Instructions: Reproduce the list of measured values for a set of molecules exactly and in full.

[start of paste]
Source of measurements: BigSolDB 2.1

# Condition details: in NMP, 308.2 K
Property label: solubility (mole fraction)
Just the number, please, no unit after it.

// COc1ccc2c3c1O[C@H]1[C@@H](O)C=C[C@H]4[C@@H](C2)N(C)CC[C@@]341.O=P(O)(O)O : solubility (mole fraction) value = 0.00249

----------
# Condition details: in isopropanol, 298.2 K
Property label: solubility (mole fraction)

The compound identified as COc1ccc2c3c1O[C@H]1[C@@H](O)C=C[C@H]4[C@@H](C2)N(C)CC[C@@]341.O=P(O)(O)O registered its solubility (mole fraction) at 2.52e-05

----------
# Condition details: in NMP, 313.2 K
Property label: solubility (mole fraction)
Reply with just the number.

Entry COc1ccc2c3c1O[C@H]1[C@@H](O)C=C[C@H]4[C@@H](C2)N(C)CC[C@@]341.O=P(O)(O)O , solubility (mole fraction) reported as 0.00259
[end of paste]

Source of measurements: BigSolDB 2.1

# Condition details: in NMP, 308.2 K
Property label: solubility (mole fraction)
Just the number, please, no unit after it.

// COc1ccc2c3c1O[C@H]1[C@@H](O)C=C[C@H]4[C@@H](C2)N(C)CC[C@@]341.O=P(O)(O)O : solubility (mole fraction) value = 0.00249

----------
# Condition details: in isopropanol, 298.2 K
Property label: solubility (mole fraction)

The compound identified as COc1ccc2c3c1O[C@H]1[C@@H](O)C=C[C@H]4[C@@H](C2)N(C)CC[C@@]341.O=P(O)(O)O registered its solubility (mole fraction) at 2.52e-05

----------
# Condition details: in NMP, 313.2 K
Property label: solubility (mole fraction)
Reply with just the number.

Entry COc1ccc2c3c1O[C@H]1[C@@H](O)C=C[C@H]4[C@@H](C2)N(C)CC[C@@]341.O=P(O)(O)O , solubility (mole fraction) reported as 0.00259